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How Nerve Signals Maintain Homeostasis

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Presentation on theme: "How Nerve Signals Maintain Homeostasis"— Presentation transcript:

1 How Nerve Signals Maintain Homeostasis
Chapter 9

2 The Nervous System Intro
Every single stimulus (light, touch, feeling of muscles moving, pressure, blinking, etc.) involves your nervous system. Coordinated motions (which do not seems to be coordinated) are controlled mostly by the nervous system. nervous system + endocrine system control the actions of the body.

3 The Nervous System Elaborate communication system
Contains 100 billion nerve cells in the brain alone. Humans: memory, learning, language, etc.

4 Vertebrate Nervous System
2 main divisions: Central nervous system (CNS) Brain + spinal cord  coordinating centre Incoming and outgoing info. Peripheral nervous system (PNS) Info between organs of body and CNS. Two peripheral divisions: Somatic Skeletal muscles, bones, and skin Sensory somatic PNS: relay info about environment to CNS. Motor somatic PNS: initiate appropriate responds. Autonomic Motor nerves which control internal organs of body. Sympathetic Parasympathetic

5 Organization of the Nervous System

6 Nerve Cells Glial cells Neurons
Nonconducting cells  structural support and metabolism of nerve cells. Neurons Functional units of nervous system (conduct electricity) Sensory neurons “afferent neurons” Sense and relay info (stimuli) from environment to CNS (ex// photoreceptors, chemoreceptors, thermoreceptors, etc.) Ganglia: clusters of sensory receptors. Interneurons Integrate and interpret sensory and motor neurons (found mostly in the CNS) Motor neurons “efferent neurons” Relay info to effectors: muscles, organs, and glands (can produce a response)

7 Anatomy of a Nerve Cell (Neuron)
All neurons contain: Dendrites Receive info from other nerve cells Conduct info towards the neuron’s cell body Soma: neuronal cell body (containing nucleus) Axon Extension of cytoplasm Carries nerve impulse towards other neurons or effectors. Creates an “attachment” to other neurons. Super super thin (100 could fit inside single human hair!)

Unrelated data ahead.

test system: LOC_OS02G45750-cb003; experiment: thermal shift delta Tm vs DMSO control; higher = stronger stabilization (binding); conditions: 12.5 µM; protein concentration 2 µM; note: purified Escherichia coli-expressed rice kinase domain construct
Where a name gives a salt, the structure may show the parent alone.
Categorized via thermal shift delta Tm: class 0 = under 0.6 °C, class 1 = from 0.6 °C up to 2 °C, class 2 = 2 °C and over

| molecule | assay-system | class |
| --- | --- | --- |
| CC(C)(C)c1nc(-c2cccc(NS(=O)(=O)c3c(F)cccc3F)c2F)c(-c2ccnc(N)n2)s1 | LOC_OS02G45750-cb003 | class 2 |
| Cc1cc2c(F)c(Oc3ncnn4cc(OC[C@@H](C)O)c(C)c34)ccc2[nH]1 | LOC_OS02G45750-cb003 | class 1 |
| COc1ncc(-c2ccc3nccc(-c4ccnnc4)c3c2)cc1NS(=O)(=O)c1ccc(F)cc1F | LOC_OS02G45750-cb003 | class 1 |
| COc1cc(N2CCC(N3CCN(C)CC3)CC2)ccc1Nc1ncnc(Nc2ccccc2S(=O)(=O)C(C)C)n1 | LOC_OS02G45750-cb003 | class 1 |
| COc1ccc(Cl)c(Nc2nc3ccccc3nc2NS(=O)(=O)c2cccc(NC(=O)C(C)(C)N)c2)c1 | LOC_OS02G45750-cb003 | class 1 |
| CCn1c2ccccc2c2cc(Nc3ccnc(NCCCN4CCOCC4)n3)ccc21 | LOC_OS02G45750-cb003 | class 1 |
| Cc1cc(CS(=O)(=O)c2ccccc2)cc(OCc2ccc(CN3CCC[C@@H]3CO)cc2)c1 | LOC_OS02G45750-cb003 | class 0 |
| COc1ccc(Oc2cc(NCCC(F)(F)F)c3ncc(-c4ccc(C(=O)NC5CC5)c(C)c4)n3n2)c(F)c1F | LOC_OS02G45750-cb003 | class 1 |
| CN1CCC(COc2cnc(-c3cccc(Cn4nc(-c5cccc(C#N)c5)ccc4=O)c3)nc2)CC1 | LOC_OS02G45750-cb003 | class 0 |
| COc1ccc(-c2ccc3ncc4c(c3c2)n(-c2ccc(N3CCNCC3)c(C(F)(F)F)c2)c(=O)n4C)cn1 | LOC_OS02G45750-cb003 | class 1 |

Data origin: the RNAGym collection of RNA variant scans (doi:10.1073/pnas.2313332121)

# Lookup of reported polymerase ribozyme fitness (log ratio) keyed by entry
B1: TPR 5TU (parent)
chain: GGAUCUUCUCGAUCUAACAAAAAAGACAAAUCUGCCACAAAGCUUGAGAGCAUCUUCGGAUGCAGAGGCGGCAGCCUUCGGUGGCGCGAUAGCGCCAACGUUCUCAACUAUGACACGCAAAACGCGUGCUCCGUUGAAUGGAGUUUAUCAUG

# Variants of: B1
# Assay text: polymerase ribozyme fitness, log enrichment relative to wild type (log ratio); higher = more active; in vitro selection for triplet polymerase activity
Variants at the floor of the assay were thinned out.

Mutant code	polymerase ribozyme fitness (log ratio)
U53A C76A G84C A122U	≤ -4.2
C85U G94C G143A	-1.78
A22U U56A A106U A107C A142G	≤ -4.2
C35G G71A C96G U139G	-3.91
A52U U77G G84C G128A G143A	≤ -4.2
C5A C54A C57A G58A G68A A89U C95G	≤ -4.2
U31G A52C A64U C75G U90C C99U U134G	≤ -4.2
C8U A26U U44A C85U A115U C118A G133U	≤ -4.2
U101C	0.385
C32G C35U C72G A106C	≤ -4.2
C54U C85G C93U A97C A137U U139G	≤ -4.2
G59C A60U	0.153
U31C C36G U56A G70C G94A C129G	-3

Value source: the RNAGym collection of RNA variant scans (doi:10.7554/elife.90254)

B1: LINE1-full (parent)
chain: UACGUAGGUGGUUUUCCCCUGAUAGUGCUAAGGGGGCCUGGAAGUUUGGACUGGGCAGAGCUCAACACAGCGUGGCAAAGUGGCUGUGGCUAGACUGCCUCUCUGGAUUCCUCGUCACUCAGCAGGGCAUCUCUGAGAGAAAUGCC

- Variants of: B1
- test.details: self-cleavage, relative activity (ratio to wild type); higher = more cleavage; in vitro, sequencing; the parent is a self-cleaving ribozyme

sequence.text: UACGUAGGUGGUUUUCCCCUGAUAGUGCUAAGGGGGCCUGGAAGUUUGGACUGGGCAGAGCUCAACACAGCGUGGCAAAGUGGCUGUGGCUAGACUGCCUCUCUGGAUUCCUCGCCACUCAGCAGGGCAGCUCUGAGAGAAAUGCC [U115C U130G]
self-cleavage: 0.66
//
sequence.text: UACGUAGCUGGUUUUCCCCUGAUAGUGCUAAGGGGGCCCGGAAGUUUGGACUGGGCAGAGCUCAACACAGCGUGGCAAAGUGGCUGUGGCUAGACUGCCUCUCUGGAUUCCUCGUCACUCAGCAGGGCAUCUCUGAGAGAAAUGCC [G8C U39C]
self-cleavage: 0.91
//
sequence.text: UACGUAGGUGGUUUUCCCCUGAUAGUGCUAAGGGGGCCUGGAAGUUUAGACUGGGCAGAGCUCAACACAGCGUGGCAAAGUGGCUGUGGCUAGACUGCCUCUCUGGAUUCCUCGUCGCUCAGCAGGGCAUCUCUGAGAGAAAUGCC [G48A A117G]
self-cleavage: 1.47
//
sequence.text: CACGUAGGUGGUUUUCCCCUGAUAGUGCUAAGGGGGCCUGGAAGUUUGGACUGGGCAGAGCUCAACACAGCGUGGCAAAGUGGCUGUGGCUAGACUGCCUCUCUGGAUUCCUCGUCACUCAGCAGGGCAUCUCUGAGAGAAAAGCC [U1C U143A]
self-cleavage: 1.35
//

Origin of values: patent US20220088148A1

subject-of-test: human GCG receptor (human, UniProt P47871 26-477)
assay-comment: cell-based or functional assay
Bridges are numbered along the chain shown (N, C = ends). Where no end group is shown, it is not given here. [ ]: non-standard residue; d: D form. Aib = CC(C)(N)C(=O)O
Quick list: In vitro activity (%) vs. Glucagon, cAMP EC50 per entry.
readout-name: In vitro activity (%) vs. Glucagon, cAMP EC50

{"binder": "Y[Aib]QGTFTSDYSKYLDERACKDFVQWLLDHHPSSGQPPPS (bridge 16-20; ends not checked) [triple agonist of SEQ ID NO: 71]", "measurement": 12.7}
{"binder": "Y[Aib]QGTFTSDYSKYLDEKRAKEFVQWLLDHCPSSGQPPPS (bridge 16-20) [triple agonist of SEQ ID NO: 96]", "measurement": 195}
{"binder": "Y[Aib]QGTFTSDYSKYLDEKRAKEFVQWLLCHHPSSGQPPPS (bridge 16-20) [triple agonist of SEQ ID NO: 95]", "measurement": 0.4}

8 Myelin Sheath Insulation
Myelin sheaths are formed by special glial cells called Schwann cells Myelin sheaths prevents the loss of ions from axon. (important when you understand how these cells work!) Made of ‘fatty protein’

9 Nodes of Ranvier Between sections of myelin sheath
Nerve impulses jump from one node to another  speed up movement of nerve impulses. Nerve impulses move much faster along myelinated nerve fibres than nonmyelinated ones. (Nerve impulses move much faster along smaller diameter axons)

10 Neurilemmas Thin membrane which surrounds the axon in peripheral nervous system Promotes regeneration of damaged axons Severed neurons can be rejoined. (feeling gradually returns to your finger following a paper cut)

11 White and Grey Matter White matter Grey matter
Nerve cells within the brain that contain myelinated fibres and neurilemma Myelinated axons white in appearance Grey matter Nerve cells within the brain and spinal cord referred to as grey matter: lack myelin sheath and neurilemma  do not regenerate after injury Damage to grey matter is usually permanent.



14 Categories of Neurons Sensory Neurons: AFFERENT neurons: relay info from environment  CNS Located in clusters called ganglia Photoreceptors (eyes) Chemoreceptors (tongue and nose) Thermoreceptors (skin and hypothalamus) Interneurons Interpret sensory info and send info to outgoing motor neurons (mostly in CNS) Motor neurons: EFFERENT neurons: relay info from interneurons  effectors (produce a response) Muscles organs, glands


16 Organization of Nerves
Most nerves are part of many neurons/axons held together in a ‘bundle.’

17 Neural Circuits Reflex Example: touching a hot stove
Involuntary and often unconscious Example: touching a hot stove How long does it take you to remove your hand? Nerve impulse is carried to the spinal chord  motor neuron (skipping brain)  sensation felt after removing hand.

18 Reflex arc Simplest nerve pathway. Occurs without brain coordination
Five essential components: Receptor Sensory neuron Interneuron (spinal chord) Motor neuron Effector



21 Seatwork/Homework Page 417 1) # 1-6, 8.
2) Draw/ Label a general neuron: dendrite(s), soma, nucleus, axon, myelin sheath, axon terminals, direction of impulse. 3) Read page 415 article. Make brief notes.

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